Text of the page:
Gerry Serrano was reelected today as President of the Santa Ana Police Officers Association, the powerful union that represents Santa Ana police officers.
Is it a coincidence that the City of Santa Ana put up a post on their Facebook page today asking for our opinion about setting up a Police Oversight Commission? You can fill out the City of Santa Ana’s Police Oversight Commission survey here.
Serrano and the POA’s 10-member Board of Directors spent a small fortune in police union dues on political campaigns over the past few years. But this year’s City Council was a total disaster for the POA. The most anti-police Mayoral candidate, Vince Sarmiento, prevailed with a third of the total vote and the most liberal City Council candidates, Johnathan Ryan Hernandez, Jessie Lopez and Thai Viet Phan prevailed over their more conservative opposition.
Serrano and the POA are now staring down the barrel of a Police Oversight Commission that will happen sooner rather than later, due in great part to their abject failure in the local Santa Ana political races.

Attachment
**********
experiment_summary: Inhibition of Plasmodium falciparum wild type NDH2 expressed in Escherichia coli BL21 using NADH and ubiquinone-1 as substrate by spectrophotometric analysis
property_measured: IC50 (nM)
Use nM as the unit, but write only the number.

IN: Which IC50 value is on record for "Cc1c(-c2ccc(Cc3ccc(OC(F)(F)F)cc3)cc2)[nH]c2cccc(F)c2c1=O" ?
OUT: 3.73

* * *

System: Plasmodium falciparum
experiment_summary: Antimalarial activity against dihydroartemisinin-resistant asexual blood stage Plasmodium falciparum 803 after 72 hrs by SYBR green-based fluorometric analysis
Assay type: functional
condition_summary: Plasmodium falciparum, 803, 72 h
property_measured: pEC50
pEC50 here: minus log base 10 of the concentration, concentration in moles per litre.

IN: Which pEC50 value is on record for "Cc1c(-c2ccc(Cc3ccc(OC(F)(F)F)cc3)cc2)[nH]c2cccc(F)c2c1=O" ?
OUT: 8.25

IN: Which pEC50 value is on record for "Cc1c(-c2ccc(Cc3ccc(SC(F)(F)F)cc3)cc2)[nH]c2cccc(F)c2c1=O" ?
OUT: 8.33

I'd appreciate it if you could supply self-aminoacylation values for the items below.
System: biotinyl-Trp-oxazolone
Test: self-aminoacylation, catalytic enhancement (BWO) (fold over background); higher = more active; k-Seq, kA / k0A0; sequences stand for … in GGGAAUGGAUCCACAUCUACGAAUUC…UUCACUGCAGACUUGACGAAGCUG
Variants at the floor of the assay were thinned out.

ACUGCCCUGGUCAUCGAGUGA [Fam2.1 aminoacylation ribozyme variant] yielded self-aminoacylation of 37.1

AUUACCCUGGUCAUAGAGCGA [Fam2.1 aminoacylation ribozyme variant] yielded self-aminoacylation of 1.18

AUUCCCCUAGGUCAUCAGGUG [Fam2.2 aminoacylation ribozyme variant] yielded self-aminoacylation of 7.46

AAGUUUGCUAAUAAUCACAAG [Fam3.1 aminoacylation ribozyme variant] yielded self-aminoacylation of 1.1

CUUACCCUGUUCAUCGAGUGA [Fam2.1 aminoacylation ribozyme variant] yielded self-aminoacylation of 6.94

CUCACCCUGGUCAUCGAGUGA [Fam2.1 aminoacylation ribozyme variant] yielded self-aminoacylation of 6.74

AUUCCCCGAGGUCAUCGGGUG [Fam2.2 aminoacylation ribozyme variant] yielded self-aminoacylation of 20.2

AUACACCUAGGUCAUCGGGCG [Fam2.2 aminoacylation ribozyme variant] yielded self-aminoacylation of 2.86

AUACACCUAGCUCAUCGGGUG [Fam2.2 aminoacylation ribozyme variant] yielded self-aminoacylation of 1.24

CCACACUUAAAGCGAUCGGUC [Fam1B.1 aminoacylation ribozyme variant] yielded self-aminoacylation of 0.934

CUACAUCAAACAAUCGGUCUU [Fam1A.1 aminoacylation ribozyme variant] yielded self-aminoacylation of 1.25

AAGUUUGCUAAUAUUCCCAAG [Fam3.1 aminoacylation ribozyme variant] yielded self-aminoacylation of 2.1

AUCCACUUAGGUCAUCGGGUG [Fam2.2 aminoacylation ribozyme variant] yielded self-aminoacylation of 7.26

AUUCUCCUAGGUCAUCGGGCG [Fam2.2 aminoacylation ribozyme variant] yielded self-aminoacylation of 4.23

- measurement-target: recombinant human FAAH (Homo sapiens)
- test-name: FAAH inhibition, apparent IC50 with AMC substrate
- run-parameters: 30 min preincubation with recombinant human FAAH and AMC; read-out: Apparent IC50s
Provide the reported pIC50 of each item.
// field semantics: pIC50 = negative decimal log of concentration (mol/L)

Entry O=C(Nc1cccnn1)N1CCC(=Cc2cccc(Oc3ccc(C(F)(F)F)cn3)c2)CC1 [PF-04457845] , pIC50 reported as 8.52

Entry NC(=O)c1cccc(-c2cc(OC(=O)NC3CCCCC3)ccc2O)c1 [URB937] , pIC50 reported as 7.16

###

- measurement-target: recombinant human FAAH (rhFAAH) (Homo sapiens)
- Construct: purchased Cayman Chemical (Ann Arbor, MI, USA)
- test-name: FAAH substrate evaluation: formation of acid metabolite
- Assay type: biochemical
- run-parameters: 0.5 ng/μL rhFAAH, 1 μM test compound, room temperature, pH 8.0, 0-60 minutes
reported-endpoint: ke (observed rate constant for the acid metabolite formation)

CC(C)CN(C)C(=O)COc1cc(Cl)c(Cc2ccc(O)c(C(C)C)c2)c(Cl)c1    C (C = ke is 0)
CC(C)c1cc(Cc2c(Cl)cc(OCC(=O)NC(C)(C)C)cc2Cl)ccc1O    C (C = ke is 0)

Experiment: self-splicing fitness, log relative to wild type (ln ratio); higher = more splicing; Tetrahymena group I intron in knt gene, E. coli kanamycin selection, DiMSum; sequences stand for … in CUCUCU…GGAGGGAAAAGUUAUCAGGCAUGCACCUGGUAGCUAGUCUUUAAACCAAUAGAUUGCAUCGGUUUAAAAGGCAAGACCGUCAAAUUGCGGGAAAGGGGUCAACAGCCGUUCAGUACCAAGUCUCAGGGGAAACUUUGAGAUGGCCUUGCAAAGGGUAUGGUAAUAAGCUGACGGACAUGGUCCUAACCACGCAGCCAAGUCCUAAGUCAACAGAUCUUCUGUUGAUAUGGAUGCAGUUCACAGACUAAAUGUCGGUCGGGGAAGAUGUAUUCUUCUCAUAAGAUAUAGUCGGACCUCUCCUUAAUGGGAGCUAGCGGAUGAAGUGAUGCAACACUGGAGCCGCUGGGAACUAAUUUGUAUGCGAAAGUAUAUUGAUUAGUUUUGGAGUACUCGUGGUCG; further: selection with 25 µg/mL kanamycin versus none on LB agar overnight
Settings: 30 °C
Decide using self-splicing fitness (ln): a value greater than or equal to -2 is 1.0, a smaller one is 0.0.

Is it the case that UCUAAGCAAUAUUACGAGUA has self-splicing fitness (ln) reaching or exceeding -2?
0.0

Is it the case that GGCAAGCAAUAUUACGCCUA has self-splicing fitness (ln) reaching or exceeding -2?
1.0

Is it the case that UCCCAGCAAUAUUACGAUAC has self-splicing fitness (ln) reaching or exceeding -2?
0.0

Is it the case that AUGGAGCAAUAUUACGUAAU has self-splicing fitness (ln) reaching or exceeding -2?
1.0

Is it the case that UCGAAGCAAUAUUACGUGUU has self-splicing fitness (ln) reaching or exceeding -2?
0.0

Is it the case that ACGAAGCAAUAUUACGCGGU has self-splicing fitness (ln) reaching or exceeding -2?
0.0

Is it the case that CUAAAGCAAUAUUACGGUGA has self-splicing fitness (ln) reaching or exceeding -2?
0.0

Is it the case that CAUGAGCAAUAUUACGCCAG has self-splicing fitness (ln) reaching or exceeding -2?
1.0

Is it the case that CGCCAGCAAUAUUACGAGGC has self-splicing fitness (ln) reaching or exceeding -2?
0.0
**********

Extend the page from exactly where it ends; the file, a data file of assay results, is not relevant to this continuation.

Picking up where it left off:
Serrano’s most egregious error was opposing Ward 5 City Councilman Juan Villegas – the only cop on the City Council. Villegas has worked for the O.C. Sheriff for over 30 years. But Villegas wisely opposed the $25M raise that the rest of the City Council gave the POA a couple years ago. So Serrano got his revenge, drafting an unknown candidate, Vic Mendez, to split the vote in Ward 5. However now Villegas will be replaced by Hernandez, a protégé of convicted felon Roman Reyna.
Here is what the City of Santa Ana has to say about Police Oversight Commissions:
While the definition varies by source, a police oversight commission is a form of oversight of law enforcement officer conduct. The purpose of these oversight systems is to improve law enforcement performance and accountability. A leading scholar, Samuel Walker, distilled best practices into a concise and practical list designed to facilitate police reform (Walker, 2005). These strategies are based on the 2001 Department of Justice report, Principles for Promoting Police Integrity. These include (a) use of force and other critical incident reporting; (b) open and accessible citizen complaint procedures; (c) early intervention systems; and (d) external citizen oversight.
Good luck with that Serrano!